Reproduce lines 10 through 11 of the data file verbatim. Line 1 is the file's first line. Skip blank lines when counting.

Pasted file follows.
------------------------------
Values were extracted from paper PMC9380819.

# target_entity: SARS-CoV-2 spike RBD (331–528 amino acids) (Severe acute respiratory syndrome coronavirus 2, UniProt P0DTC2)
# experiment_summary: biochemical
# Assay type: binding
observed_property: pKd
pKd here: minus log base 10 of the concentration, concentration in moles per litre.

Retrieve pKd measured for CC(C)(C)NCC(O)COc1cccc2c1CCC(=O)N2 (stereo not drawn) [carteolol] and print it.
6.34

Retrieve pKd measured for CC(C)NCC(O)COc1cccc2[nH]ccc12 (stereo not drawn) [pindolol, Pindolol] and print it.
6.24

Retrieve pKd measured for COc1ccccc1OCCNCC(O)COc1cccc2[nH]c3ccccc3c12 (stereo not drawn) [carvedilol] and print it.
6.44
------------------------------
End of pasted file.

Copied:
6.24

Retrieve pKd measured for COc1ccccc1OCCNCC(O)COc1cccc2[nH]c3ccccc3c12 (stereo not drawn) [carvedilol] and print it.